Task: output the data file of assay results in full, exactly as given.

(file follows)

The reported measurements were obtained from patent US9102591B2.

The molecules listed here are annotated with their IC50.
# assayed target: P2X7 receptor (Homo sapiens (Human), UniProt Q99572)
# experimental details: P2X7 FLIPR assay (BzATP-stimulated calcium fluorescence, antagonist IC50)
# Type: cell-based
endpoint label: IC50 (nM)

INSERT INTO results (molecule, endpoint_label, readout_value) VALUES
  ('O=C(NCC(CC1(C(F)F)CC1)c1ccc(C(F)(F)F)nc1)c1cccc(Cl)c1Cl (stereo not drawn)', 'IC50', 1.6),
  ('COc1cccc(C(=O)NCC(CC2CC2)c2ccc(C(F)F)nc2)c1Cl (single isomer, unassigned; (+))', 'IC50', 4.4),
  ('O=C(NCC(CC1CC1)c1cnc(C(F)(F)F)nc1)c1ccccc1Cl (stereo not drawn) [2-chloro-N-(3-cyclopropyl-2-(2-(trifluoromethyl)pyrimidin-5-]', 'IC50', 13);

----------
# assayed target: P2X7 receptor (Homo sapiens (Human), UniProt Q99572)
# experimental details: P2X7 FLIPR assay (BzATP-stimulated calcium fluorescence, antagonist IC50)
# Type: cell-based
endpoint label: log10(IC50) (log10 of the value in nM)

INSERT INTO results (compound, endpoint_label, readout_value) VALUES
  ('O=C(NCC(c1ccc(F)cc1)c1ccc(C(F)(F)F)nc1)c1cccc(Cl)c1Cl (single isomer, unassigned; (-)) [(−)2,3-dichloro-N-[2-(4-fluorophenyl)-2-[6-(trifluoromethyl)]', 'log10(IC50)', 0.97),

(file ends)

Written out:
The reported measurements were obtained from patent US9102591B2.

The molecules listed here are annotated with their IC50.
# assayed target: P2X7 receptor (Homo sapiens (Human), UniProt Q99572)
# experimental details: P2X7 FLIPR assay (BzATP-stimulated calcium fluorescence, antagonist IC50)
# Type: cell-based
endpoint label: IC50 (nM)

INSERT INTO results (molecule, endpoint_label, readout_value) VALUES
  ('O=C(NCC(CC1(C(F)F)CC1)c1ccc(C(F)(F)F)nc1)c1cccc(Cl)c1Cl (stereo not drawn)', 'IC50', 1.6),
  ('COc1cccc(C(=O)NCC(CC2CC2)c2ccc(C(F)F)nc2)c1Cl (single isomer, unassigned; (+))', 'IC50', 4.4),
  ('O=C(NCC(CC1CC1)c1cnc(C(F)(F)F)nc1)c1ccccc1Cl (stereo not drawn) [2-chloro-N-(3-cyclopropyl-2-(2-(trifluoromethyl)pyrimidin-5-]', 'IC50', 13);

----------
# assayed target: P2X7 receptor (Homo sapiens (Human), UniProt Q99572)
# experimental details: P2X7 FLIPR assay (BzATP-stimulated calcium fluorescence, antagonist IC50)
# Type: cell-based
endpoint label: log10(IC50) (log10 of the value in nM)

INSERT INTO results (compound, endpoint_label, readout_value) VALUES
  ('O=C(NCC(c1ccc(F)cc1)c1ccc(C(F)(F)F)nc1)c1cccc(Cl)c1Cl (single isomer, unassigned; (-)) [(−)2,3-dichloro-N-[2-(4-fluorophenyl)-2-[6-(trifluoromethyl)]', 'log10(IC50)', 0.97),